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Quick Tip: Synthesising Sci-Fi Vehicle SFX - Sound Modulation Control

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This post is part of a series called Synthesising Sci-Fi Vehicle SFX.
Synthesising Sci-Fi Vehicle SFX - Creating Tones
Synthesising Sci-Fi Vehicle SFX - Enhancing the Character

Continuing on from my last tutorial on creating synthesised tones for sci-fi vehicles with Reason, the following example will demonstrate further sound modulation control using the Combinator. In the previous tutorial, we created the fundamental tone, shape and character of our vehicle sound through sound synthesis, layering and processing. If you have not already read this tutorial, you can find it at the following link:

Part 1 - Creating Tones

Step 1: Using the Combinator

In the last tutorial we used the Combinator device to layer two synths, allowing both to be triggered via the same note track in the Arrangement section and also to process both signals together dynamically. Using the same rack setup, we"ll now use the programmer section of the Combinator along with its rotary controls to modulate various parameters on both synths.

On the Combinator interface, rename the first three rotary controllers to "Filter", "Volume" and "LFO Rate" respectively. If you have a MIDI controller, select "Remote Override Edit Mode" from the Options menu and assign your controllers by double-clicking a rotary, followed by moving a selected pot or fader on your hardware controller.

The Combinator interface

Step 2: Programming the Combinator

Show the Programmer section to allow the rotary controllers to be mapped to various parameters on the synths within the Combinator. By selecting a device in the Key Mapping section of the Programmer, you can then specify a source and target in the Modulation Routing section. In this example, we"ll select the first Malstrom synth and modulate its filter frequency (target) using the Combinators first rotary controller (source).

Repeat the process for the second Malstrom synth in the Combinator to control both synths frequency position with the same rotary controller. If you would like to retain a higher frequency position of the top layers Low Pass Filter, use a higher amount setting in the Minimum field of the modulation routing. The following audio sample demonstrates using the Filter controller to sweep the frequency position on both synths:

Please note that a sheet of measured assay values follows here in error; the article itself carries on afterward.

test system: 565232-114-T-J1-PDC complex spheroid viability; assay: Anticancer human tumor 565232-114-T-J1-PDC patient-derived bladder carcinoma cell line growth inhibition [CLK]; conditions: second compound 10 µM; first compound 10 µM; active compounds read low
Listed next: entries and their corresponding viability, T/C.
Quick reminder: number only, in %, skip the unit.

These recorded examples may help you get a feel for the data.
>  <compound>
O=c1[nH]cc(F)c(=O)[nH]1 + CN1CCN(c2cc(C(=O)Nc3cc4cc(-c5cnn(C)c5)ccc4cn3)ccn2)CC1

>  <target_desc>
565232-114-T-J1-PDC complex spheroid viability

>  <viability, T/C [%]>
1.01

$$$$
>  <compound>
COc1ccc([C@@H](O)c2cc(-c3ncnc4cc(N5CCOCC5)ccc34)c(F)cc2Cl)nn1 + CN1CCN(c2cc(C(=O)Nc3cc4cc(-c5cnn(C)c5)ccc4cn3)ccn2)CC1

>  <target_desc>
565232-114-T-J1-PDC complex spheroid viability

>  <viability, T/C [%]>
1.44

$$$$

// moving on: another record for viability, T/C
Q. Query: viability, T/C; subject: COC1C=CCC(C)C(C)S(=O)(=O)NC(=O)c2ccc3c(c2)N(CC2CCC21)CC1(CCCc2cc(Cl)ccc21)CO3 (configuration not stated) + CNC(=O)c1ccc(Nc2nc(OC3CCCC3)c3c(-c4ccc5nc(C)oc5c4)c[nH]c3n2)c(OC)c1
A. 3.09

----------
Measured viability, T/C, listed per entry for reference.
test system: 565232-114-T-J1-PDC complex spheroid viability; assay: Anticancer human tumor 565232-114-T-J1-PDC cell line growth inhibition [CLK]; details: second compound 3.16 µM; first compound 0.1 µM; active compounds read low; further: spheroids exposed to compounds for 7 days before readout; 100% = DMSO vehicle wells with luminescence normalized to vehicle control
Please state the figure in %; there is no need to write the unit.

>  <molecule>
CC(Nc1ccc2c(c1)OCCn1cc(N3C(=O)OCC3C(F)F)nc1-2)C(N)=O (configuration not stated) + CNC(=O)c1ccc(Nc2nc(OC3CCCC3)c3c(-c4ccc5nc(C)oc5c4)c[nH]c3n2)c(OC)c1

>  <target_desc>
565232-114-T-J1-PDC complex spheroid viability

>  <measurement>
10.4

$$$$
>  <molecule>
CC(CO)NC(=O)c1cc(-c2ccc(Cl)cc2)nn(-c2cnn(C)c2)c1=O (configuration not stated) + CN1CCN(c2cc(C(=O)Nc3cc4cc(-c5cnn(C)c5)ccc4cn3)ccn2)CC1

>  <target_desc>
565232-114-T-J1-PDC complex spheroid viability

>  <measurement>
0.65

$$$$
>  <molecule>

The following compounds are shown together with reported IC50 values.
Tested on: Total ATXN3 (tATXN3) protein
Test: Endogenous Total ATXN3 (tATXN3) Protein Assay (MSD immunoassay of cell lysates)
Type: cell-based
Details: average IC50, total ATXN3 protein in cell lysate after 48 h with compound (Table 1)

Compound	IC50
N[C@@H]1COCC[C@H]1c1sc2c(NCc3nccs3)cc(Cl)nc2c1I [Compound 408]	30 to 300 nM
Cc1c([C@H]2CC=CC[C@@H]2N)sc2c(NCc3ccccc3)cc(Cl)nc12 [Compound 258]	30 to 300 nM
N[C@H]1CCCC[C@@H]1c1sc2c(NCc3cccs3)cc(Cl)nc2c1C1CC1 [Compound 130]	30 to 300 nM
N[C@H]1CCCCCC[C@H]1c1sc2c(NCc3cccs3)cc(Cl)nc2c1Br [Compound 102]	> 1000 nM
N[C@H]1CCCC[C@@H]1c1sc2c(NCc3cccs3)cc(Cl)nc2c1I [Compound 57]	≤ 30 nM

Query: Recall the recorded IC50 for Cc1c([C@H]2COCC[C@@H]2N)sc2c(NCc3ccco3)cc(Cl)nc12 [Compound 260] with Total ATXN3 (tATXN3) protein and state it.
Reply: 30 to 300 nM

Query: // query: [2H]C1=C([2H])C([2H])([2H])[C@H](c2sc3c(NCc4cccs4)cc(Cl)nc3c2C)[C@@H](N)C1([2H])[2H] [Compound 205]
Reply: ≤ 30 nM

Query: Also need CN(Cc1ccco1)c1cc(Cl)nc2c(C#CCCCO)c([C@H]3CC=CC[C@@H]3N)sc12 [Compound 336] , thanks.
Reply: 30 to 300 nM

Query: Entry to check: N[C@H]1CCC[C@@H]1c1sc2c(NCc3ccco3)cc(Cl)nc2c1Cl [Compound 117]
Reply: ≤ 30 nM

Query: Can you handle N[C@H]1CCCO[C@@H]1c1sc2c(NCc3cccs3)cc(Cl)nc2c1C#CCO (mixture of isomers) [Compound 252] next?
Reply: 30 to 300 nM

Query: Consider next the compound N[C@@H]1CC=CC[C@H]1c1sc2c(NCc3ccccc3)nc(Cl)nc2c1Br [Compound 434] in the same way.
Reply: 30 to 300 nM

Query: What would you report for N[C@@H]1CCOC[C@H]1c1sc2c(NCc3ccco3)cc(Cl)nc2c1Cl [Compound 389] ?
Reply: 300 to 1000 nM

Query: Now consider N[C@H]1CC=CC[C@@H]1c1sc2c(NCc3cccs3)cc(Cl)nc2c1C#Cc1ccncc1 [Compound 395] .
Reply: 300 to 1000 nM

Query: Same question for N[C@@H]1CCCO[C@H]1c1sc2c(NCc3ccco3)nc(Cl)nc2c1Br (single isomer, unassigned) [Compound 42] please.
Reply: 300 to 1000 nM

The Modulation Routing section

Step 3: Additional Programming

To complete the programming of the three controllers, select the first Malstrom again and assign the Combinators second rotary, labeled Volume, to the synths master level. Because this level is already set to 90, we"ll use that amount in the Maximum field of the modulation routing. Repeat the process for the second Malstrom synth.

To adjust the rate of the LFO using the Combinator, assign the third rotary controller to all the Modulators on both synths. Then set the Minimum and Maximum fields of the routings identically so that the LFO rate will be in unison for all oscillators. The following audio sample demonstrates using the Filter, Volume and LFO rate controllers on both synths:

The various modulation settings


With the Combinator programmed in this state, we can now control different aspects of both synths using the same controller. In this example of designing sound for a sci-fi vehicles engine, we"ll use the Filter and Volume controls to resemble both the perspective and distance between the listener and sound source, while the LFO Rate control will be used to resemble the speed of the vehicle.

When the rotaries are used simultaneously after recording automation passes, the sound modulation of the synths over time creates realistic sci-fi sound effects that are perfectly suitable for use in audio post production. More detail in recording and mixing these synthesised sounds for post production will be discussed later in this series on sound design.

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